I’ve been gardening and all things outdoors since I was about five years of age or younger. It became a source of extra pocket money to buy seeds and compost back in the days of thirty pence per week end pocket money when compost, bagged, would cost about one pound. That, in very simple mathematics, at the time was many chocolate-less weekends and that before I bought any seeds.
In the time frame since then I’ve seen garden trends in Ireland go from a bed of blue white, blue white allysum and lobelia under the front window sill with a cherry tree in the corner to streets of driveways turning to cobble in the late eighties and early nineties. Decking then became the choice of room outside improvements as the pitch and putt clubs were left for a day on the golf course and microwaves dropped in price from several hundred pounds to just double figures. Most recently as we are all so well aware, what I can only describe as a grow your own pandemic has take the country by storm. Pardon the weather related pun.
Stepping back to the eighties and my childhood days… what I realise is that there was no rocket science to what was or is now labelled growing my own bits and bobs. As a family we had two apple trees that were never pruned, unless that is a branch got in the way of the washing line. The rhubarb sat there next to the ‘compost’ heap and equally just kept on giving year after year. The stools were never split as is considered best practice and on that note when I say compost heap what I really mean is the corner of the garden where anything green or brown got dumped.
Our parsley got exactly the same treatment, the same as mine does today. None. I pick it and it grows. Alright and fair enough there may be some weeding in between, but again nothing that would require a Haynes manual.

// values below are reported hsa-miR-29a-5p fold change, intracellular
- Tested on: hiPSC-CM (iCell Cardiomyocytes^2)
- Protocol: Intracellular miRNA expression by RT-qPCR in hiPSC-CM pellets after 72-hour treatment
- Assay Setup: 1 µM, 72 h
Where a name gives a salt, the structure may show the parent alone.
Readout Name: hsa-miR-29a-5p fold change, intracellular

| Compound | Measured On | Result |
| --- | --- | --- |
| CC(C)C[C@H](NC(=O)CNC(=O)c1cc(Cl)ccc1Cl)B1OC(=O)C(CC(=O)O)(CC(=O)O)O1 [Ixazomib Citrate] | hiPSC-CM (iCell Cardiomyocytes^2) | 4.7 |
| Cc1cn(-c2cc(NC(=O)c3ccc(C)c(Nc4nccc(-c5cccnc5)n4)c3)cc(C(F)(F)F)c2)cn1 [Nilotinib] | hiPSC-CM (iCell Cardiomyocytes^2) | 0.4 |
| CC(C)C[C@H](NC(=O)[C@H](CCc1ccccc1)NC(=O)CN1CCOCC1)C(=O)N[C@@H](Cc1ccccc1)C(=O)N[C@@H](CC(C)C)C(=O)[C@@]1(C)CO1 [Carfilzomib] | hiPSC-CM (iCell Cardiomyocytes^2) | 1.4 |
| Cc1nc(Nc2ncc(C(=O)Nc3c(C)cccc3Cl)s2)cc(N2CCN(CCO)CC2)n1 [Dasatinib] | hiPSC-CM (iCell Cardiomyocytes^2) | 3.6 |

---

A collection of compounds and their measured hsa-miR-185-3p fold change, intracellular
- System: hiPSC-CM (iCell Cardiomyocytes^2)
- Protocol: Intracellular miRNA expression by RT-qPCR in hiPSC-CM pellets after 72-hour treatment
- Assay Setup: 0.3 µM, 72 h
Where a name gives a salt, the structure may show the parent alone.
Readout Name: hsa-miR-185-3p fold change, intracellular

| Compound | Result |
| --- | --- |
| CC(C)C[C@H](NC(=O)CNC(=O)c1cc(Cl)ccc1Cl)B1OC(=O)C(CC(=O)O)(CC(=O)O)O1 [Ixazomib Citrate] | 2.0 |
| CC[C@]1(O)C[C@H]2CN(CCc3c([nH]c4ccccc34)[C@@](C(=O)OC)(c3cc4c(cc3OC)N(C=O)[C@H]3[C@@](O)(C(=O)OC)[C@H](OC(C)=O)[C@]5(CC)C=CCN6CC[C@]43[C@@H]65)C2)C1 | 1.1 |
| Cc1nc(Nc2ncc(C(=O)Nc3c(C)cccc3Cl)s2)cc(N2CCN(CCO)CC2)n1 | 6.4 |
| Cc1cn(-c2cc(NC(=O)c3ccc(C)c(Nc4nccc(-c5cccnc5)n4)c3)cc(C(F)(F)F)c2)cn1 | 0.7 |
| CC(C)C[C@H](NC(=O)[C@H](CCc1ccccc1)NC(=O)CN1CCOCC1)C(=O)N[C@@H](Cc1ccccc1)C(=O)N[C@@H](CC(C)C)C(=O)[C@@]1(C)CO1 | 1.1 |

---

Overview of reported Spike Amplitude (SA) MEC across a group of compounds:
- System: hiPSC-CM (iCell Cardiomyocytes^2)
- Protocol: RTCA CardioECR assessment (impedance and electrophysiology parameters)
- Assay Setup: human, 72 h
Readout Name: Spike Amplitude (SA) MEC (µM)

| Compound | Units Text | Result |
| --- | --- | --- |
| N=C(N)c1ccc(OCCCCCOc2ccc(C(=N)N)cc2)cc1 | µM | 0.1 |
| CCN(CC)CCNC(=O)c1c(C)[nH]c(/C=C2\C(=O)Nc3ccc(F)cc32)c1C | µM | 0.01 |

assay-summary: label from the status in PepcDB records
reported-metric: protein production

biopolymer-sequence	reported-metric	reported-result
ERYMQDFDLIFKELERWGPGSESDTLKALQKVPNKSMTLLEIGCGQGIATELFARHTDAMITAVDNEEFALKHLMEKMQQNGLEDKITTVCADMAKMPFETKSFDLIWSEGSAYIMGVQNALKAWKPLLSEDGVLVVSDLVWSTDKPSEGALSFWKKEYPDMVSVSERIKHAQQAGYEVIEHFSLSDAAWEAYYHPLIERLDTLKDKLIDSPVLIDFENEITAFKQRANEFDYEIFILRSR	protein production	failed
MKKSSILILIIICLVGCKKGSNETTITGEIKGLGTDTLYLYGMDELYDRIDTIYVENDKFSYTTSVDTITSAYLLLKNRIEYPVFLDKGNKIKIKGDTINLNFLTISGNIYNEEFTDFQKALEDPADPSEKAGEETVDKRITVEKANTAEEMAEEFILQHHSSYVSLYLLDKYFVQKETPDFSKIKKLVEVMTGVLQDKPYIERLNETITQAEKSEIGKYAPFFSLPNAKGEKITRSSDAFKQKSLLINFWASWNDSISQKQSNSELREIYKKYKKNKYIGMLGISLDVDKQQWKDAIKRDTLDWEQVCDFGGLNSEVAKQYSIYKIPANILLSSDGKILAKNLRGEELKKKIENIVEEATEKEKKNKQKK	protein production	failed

Recently in the UK the first ever Edible Garden Show took place. Their website comes notes that More and more people are turning to growing their own produce as it provides fresh food, exercise and can save money. A bold statement from a show were sales, stands and sponsorship from the likes of Miracle Grow ensure that 2012 bookings are now taking place. The fact that there is an edible garden show brimmed to capacity is testament as to what consumers are looking at.
Don’t get me wrong, I’m not trying to discourage anything gardening, great outdoors or grow your own. Far from it and I will agree with the fresh food and exercise bit. But in a world gone mad I know that my investment in a garden soil sieve way back when, that I still have, probably doesn’t help a show like this to continue in the slightest, commercially.
During my recent appearance on RTE’s Four Live show I spoke about and demonstrated growing your own from produce that may warrant being chucked on the compost heap. At the [Fingal] libraries grow your own talks and to the very recent Oldbridge Country fair garden talks that I gave recently it was all about making sure that if you are going to grow your own pot of potatoes [for example] that it should at the very least cost less than it does to buy a bag in any supermarket.
This isn’t a case of me flying my own flag and suggesting how eloquengt in this department of horticulture I am, far from it. I am a Dublin based gardener writing for a newspaper available only in Galway. But there’s a logic in there somewhere that I speak about, that I practice and therefore speak of. It’s the way I do it, the way I practice and therefore the way in which I type. It is one might say like second nature to me.
I have seen people purchase grow your own kits that are so readily available for sale and I merely think to myself jam jar. No offence and once again if you are growing anything in whatever format you choose then you have my applause.
But no matter what I say, I realise that the farmers who grow near where I live own fields. Fields of soil. They don’t own raised beds. They don’t use composts with miraculous powers and in their book under the chapter titled how to grow [insert name of vegetable of choice here] they most likely have one line that says: pop the seed in the ground.
For me gardening made and present tense, makes me smile. My local library is where my research took place into why it went possibly wrong. But in the ideal world of commercial-less gardening it was noted to me recently that the only time growing vegetables ever went dramatically wrong in this country was 1847 and it wasn’t because of they used the wrong fertiliser.